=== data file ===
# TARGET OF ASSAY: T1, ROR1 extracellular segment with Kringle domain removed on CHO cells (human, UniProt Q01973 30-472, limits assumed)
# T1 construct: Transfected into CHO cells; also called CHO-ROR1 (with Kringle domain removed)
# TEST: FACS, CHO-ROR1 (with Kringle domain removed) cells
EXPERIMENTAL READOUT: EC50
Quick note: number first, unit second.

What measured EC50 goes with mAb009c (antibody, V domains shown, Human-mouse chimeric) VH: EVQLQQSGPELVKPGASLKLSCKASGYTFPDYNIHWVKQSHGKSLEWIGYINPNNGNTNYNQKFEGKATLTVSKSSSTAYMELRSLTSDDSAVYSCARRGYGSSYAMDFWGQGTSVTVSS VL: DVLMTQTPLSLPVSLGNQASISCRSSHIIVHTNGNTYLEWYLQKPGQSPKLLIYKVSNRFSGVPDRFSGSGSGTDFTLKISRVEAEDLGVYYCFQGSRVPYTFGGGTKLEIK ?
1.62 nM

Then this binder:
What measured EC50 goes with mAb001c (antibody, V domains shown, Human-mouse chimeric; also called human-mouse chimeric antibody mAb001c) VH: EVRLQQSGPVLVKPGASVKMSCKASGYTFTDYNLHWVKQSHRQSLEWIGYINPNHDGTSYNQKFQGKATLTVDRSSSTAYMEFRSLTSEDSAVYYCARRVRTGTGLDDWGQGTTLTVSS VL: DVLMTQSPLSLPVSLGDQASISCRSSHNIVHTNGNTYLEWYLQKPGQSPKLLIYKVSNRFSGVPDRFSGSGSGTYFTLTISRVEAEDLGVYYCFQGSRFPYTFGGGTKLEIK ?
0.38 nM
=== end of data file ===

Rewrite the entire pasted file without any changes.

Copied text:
# TARGET OF ASSAY: T1, ROR1 extracellular segment with Kringle domain removed on CHO cells (human, UniProt Q01973 30-472, limits assumed)
# T1 construct: Transfected into CHO cells; also called CHO-ROR1 (with Kringle domain removed)
# TEST: FACS, CHO-ROR1 (with Kringle domain removed) cells
EXPERIMENTAL READOUT: EC50
Quick note: number first, unit second.

What measured EC50 goes with mAb009c (antibody, V domains shown, Human-mouse chimeric) VH: EVQLQQSGPELVKPGASLKLSCKASGYTFPDYNIHWVKQSHGKSLEWIGYINPNNGNTNYNQKFEGKATLTVSKSSSTAYMELRSLTSDDSAVYSCARRGYGSSYAMDFWGQGTSVTVSS VL: DVLMTQTPLSLPVSLGNQASISCRSSHIIVHTNGNTYLEWYLQKPGQSPKLLIYKVSNRFSGVPDRFSGSGSGTDFTLKISRVEAEDLGVYYCFQGSRVPYTFGGGTKLEIK ?
1.62 nM

Then this binder:
What measured EC50 goes with mAb001c (antibody, V domains shown, Human-mouse chimeric; also called human-mouse chimeric antibody mAb001c) VH: EVRLQQSGPVLVKPGASVKMSCKASGYTFTDYNLHWVKQSHRQSLEWIGYINPNHDGTSYNQKFQGKATLTVDRSSSTAYMEFRSLTSEDSAVYYCARRVRTGTGLDDWGQGTTLTVSS VL: DVLMTQSPLSLPVSLGDQASISCRSSHNIVHTNGNTYLEWYLQKPGQSPKLLIYKVSNRFSGVPDRFSGSGSGTYFTLTISRVEAEDLGVYYCFQGSRFPYTFGGGTKLEIK ?
0.38 nM